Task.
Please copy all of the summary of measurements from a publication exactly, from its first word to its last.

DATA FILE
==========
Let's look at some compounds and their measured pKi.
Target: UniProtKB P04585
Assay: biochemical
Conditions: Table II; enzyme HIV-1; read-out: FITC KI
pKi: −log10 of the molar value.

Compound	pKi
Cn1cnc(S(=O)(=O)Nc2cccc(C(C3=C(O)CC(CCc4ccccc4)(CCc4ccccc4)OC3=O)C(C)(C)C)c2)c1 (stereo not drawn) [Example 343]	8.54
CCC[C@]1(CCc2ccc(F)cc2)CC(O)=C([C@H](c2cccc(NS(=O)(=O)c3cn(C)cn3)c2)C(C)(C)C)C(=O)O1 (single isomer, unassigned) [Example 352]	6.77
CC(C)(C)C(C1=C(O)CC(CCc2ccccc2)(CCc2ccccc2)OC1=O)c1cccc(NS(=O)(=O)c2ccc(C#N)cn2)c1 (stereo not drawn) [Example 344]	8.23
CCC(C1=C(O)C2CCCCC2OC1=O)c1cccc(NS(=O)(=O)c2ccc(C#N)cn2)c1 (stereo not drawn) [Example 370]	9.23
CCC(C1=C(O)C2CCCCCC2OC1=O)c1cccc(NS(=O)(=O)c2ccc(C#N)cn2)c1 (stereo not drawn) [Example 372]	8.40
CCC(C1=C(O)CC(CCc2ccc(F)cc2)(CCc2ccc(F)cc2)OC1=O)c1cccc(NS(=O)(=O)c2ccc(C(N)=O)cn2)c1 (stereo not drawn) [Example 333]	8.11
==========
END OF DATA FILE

Let's look at some compounds and their measured pKi.
Target: UniProtKB P04585
Assay: biochemical
Conditions: Table II; enzyme HIV-1; read-out: FITC KI
pKi: −log10 of the molar value.

Compound	pKi
Cn1cnc(S(=O)(=O)Nc2cccc(C(C3=C(O)CC(CCc4ccccc4)(CCc4ccccc4)OC3=O)C(C)(C)C)c2)c1 (stereo not drawn) [Example 343]	8.54
CCC[C@]1(CCc2ccc(F)cc2)CC(O)=C([C@H](c2cccc(NS(=O)(=O)c3cn(C)cn3)c2)C(C)(C)C)C(=O)O1 (single isomer, unassigned) [Example 352]	6.77
CC(C)(C)C(C1=C(O)CC(CCc2ccccc2)(CCc2ccccc2)OC1=O)c1cccc(NS(=O)(=O)c2ccc(C#N)cn2)c1 (stereo not drawn) [Example 344]	8.23
CCC(C1=C(O)C2CCCCC2OC1=O)c1cccc(NS(=O)(=O)c2ccc(C#N)cn2)c1 (stereo not drawn) [Example 370]	9.23
CCC(C1=C(O)C2CCCCCC2OC1=O)c1cccc(NS(=O)(=O)c2ccc(C#N)cn2)c1 (stereo not drawn) [Example 372]	8.40
CCC(C1=C(O)CC(CCc2ccc(F)cc2)(CCc2ccc(F)cc2)OC1=O)c1cccc(NS(=O)(=O)c2ccc(C(N)=O)cn2)c1 (stereo not drawn) [Example 333]	8.11